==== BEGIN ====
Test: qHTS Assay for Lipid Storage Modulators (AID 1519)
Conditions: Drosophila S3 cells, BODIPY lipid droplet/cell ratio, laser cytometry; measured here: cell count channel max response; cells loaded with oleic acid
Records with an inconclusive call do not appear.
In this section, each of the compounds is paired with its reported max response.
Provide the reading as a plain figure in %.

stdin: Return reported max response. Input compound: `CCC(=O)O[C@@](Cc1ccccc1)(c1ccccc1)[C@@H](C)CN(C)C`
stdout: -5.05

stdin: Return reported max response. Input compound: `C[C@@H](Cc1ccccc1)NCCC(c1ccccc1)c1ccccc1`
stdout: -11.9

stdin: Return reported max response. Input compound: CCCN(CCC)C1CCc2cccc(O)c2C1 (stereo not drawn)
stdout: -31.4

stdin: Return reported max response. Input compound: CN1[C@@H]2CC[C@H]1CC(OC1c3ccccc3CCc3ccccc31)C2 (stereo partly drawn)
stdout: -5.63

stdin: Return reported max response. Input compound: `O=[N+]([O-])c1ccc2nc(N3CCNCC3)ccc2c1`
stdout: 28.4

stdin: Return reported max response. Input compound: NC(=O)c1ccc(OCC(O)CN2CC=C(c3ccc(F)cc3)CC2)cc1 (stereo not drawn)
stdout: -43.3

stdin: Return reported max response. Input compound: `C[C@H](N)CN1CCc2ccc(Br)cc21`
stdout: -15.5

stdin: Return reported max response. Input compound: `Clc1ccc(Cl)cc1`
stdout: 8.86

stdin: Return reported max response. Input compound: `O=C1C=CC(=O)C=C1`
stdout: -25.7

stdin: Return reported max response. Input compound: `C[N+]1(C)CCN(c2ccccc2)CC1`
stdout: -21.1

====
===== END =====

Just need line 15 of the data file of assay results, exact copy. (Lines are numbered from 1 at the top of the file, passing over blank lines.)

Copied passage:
stdout: 28.4